Dear Choir, Pastors, Church Leadership, and Fellow Christians of Roberts Park,
When I was given the opportunity to step into leadership of the Roberts Park Chancel choir I did not know how to contain the joy and excitement I felt inside.
As a former choir boy in the Episcopal Church and a student of music at Butler University, I had worked under the batons of many incredible musical leaders. I felt honored to know that Roberts Park believed that I could be that type of person leading the way for a program with a rich musical history.
For anyone stepping into a leadership role, you want to make your mentors proud. You honor the works that you have known are tried and true. You think that the path you have followed and been raised in is the right one.
By all accounts, I hold that the choir has grown in its capabilities not only musically, but also by the level of compassion and caring that we practice for one another. As the music became more challenging, the attitudes and work ethics of our singers rose with it.
After watching the events in our nation transpire following the murder of George Floyd in broad daylight, I was angry and saddened that people could not be kind to one another. Why in a world where we have the potential to achieve so much good together does bigotry and hatred still exist?
Feeling lost, I called Pastor Andrew and asked him how I could make a change. He stated that we must start first with the communities that we can make a direct impact.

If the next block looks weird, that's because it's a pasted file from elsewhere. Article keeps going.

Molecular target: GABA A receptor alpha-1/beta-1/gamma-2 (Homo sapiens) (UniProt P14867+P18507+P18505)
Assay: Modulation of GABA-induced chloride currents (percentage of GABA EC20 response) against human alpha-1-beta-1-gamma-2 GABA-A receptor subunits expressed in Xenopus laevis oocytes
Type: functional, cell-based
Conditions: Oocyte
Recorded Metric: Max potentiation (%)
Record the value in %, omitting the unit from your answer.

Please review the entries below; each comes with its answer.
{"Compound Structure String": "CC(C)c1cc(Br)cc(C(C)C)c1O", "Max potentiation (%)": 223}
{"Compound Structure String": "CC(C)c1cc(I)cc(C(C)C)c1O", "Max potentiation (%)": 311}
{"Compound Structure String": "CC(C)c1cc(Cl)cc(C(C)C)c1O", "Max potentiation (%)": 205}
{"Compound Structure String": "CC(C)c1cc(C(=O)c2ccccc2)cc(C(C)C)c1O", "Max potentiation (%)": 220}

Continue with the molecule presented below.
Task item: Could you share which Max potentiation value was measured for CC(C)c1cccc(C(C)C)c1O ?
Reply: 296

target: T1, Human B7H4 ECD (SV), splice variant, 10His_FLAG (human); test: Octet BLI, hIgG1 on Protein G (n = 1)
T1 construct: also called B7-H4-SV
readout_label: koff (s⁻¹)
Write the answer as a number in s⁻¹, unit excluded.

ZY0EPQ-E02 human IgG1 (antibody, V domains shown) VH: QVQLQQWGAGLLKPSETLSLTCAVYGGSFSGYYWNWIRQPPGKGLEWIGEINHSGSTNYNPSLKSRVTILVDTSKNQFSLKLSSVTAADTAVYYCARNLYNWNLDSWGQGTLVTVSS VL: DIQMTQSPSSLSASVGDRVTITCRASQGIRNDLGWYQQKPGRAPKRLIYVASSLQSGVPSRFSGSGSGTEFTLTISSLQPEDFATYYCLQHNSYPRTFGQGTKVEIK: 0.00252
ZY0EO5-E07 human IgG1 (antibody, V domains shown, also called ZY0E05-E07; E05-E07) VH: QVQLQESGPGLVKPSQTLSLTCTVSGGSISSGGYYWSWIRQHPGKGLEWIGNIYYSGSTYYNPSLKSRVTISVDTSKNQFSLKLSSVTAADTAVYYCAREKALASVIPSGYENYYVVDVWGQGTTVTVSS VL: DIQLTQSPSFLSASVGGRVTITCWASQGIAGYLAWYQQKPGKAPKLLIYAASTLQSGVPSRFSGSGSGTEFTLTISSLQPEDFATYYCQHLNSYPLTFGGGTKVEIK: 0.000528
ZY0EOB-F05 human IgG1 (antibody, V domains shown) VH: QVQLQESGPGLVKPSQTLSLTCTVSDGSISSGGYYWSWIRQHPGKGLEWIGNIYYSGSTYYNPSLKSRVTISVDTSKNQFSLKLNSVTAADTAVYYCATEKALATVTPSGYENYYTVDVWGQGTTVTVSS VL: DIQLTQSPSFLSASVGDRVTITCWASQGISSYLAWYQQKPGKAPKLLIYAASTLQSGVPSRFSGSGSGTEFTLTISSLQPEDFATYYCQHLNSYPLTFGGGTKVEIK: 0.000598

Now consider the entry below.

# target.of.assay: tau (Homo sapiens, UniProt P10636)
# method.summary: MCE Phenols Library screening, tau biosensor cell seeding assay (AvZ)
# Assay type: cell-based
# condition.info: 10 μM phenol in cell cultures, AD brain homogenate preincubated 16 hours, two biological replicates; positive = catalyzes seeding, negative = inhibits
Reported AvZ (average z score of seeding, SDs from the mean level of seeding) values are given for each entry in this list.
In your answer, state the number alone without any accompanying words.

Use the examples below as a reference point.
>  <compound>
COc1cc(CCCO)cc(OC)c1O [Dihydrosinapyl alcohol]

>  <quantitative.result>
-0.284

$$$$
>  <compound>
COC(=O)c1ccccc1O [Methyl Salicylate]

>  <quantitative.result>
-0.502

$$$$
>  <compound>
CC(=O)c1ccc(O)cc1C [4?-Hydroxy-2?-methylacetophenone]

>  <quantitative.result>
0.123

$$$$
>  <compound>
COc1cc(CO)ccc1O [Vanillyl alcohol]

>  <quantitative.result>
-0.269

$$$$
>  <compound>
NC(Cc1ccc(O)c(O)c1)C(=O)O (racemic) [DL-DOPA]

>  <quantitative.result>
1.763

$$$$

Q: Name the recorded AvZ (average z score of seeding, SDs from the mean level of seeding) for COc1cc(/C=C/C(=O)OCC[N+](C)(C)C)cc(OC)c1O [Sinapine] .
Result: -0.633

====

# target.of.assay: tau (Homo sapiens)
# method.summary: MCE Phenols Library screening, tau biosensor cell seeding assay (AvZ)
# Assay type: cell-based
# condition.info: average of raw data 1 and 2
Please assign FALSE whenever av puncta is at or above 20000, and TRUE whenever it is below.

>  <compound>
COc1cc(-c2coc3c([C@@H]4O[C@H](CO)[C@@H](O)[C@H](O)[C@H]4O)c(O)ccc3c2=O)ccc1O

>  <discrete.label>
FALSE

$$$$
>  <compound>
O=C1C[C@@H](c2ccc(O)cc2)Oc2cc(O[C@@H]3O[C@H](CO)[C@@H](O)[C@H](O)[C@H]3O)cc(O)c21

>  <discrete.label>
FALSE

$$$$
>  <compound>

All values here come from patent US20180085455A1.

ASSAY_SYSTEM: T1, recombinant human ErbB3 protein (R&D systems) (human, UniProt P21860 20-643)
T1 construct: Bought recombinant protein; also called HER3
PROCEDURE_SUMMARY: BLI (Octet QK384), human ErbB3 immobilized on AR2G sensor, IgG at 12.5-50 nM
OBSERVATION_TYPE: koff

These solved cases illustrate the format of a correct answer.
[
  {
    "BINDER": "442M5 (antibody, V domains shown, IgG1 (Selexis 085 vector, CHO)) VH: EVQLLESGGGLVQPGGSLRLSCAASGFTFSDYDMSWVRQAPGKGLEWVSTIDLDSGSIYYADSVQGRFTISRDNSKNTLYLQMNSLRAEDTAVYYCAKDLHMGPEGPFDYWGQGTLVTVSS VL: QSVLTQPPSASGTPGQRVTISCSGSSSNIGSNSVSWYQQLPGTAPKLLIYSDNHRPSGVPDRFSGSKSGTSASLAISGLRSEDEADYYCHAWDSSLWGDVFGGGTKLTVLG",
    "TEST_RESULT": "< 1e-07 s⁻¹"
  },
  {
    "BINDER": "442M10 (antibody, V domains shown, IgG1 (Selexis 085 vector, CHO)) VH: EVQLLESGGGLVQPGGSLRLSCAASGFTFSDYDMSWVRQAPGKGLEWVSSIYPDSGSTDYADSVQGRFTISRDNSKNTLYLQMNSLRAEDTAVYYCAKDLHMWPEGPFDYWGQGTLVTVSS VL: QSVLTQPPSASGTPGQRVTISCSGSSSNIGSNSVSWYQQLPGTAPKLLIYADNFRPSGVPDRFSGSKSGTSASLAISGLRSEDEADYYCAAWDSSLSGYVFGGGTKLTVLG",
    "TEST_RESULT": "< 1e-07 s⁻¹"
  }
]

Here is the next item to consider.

I realized then that while I had pushed the choir to be stronger musically, perhaps my own upbringing led me to practice ignorance that I was unaware that I was practicing.
Unfortunately, much of the music that I grew up singing and I had the choir singing this past season was composed by deceased white men. There was little representation of living composers. There was little representation of female composers. There was little representation of black composers. This was not intentional. This was because this is what I knew.
When we make music together, we engage in something that is bigger than ourselves. We have to invest in the small details and be engaged as a whole. This is an act of educating ourselves.
If we are to truly change our hurt and sorrow for our black brothers and sisters into action, we must do a better job of representing their musical culture at our church. That falls on me. That falls on our choir and its willingness to learn with me. That falls on our ears, hearts, hands, and minds to be vulnerable and to do the work necessary to make change happen. That falls on our willingness to engage in dialogue with one another.
Moving forward for the rest of the choral season, the Roberts Park Chancel choir will be singing music by black composers. This will be a time for us to learn. This will be a chance for us to heal. This will be a chance for us to diversify how we look at music together as a church.
I hope to integrate their voices into our choral library so that future generations of singers may know and appreciate what they stand for in their communities and in their love of god.
We are called to be good Samaritans lifting each other up and bandaging one another’s wounds. We are stronger united because that is who we are called to be as the church.
Blessings to you and your loved ones. Let us walk with lighter hearts knowing that our god is one who welcomes all to his table and tells us to love one another as we would want to be loved.
Avery T. Schott
-Choral Director -Roberts Park United Methodist Church
June 13, 2020